Europe's businesses could win big from even better use of data
Huge advances in technology have led to an explosion in the rate at which new data is being created. The Data Economy is delivering what businesses and Governments across Europe want: creating high quality jobs, generating economic growth and enabling organisations across all sectors to expand successfully and serve their customers.
But with the growth of data, are we realising its true potential? The Digital Realty Data Economy Report, based on independent research by economic consultancy Development Economics, shows the huge potential for the Data Economy to grow further, boost businesses and create more jobs.
The research shows the value of continuing to invest in data, from direct investment in the physical infrastructure of data centres and connections through to the broader needs of a skilled workforce.
Get the Digital Realty Data Economy Report:
|Country||Size of the Data Economy||Untapped Potential||Jobs Created by Data Economy|
|Germany||€108.3 billion||€87.9 billion||1.95 million|
|UK||€73.3 billion||€52.3 billion||1.65 million|
|Netherlands||€24.6 billion||€25.2 billion||349,000|
|Ireland||€10.0 billion||€9.1 billion||84,000|
Data Centres: Powering the Data Economy
The Economist has described data as being "to this century what oil was to the last one: a driver of growth and change."
As the varying fortunes of oil-rich countries have shown, in order to prosper business and Government need to take full benefits of the opportunities it offers. Central to that is having a digital infrastructure fit for the opportunities ahead.
As this report shows, the growth and job creation of the Data Economy in the last few years is still leaving much potential untapped. This is not a small technical issue because data is so central to the modern economy. It reaches right across all sectors of the economy. Although data is concentrated in the information and communications technology sectors, in all the countries studies over half – and even up to two-thirds – of the value generated by data comes from other economic sectors.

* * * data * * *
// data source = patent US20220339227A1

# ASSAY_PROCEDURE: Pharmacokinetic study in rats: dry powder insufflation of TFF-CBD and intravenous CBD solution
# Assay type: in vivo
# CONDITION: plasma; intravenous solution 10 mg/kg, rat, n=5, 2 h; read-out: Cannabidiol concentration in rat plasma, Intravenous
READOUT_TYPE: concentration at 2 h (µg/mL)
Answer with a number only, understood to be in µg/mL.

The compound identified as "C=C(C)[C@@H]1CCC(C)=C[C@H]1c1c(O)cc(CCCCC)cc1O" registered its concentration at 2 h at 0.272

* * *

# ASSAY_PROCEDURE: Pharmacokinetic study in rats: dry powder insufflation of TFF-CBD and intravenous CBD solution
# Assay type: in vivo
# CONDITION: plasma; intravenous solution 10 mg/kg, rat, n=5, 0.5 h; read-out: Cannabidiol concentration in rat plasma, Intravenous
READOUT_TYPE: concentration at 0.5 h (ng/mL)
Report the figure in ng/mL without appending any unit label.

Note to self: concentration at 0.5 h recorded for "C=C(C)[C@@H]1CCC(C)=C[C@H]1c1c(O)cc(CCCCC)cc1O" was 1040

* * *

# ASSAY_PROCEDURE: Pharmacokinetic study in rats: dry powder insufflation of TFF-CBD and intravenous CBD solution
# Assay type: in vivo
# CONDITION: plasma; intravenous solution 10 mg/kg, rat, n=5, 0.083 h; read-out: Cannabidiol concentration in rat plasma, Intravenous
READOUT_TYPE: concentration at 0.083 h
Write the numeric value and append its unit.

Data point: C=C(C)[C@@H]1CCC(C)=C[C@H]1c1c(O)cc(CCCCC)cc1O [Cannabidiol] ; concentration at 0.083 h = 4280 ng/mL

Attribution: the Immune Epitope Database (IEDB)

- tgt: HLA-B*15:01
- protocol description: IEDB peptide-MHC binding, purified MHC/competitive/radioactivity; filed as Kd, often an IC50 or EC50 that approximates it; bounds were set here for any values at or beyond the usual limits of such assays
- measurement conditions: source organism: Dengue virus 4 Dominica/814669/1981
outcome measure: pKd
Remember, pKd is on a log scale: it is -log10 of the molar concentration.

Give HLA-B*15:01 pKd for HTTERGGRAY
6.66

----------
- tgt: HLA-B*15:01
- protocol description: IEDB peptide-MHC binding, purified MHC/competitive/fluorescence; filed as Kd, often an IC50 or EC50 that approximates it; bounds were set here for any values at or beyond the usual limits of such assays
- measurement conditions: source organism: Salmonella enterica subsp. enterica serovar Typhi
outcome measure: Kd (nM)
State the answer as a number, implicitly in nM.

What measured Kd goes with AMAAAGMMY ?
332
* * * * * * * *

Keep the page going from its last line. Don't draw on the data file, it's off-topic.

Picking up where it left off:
Business leaders and Governments face the challenge of staying relevant and competitive in a time of major digital change. For most businesses, digital is now a critical part of their infrastructure – a key channel to market and a source of competitive advantage.
For Governments, the Data Economy brings the sort of high value jobs which can support growing living standards. This sector is highly productive. In the UK, for example, it accounts for just 3.3% of the workforce but delivers 4.2% of the country's economic output.
The data centre industry is at the heart of making the most of this. It can provide the secure, reliable and high-speed data services which enable business to prosper and economies to grow. These critical digital foundations are now as important a part of each country's infrastructure as roads or power stations.
We see this here at Digital Realty with our data centres in the UK, Ireland, Germany, and the Netherlands. We can provide the critical digital foundations which allow our customers to concentrate on what they do best – growing their businesses and serving their customers.
How businesses can get a data-fuelled boost
The Digital Realty Data Economy Report sets out in detail the steps businesses can take to benefit from the untapped potential of data. These include building ways to handle data securely, investing in recruiting and training highly skilled workers to escape the skills shortages many sectors suffer from and looking to achieve the full value of data from across their whole field of operations.
We urge businesses to invest in the right tools, infrastructure and partners to get more value out of data and take a piece of the huge opportunity waiting to be taken.
How this analysis was carried out
Development Economics was commissioned by Digital Realty to carry out research into the Data Economy across four European countries. We define the Data Economy as the financial and economic value created by the storage, retrieval and analysis – via sophisticated software and other tools – of large volumes of highly detailed business and organisational data at very high speeds.
The research is based on the latest available relevant official statistics and a detailed review of relevant economic and business literature. That has then been supplemented by interviews with key people in this field and the creation of an economic model to show how the Data Economy would grow under a range of possible scenarios. Calculations of the value and potential value of the data economy are based on Gross Value Added (GVA) figures.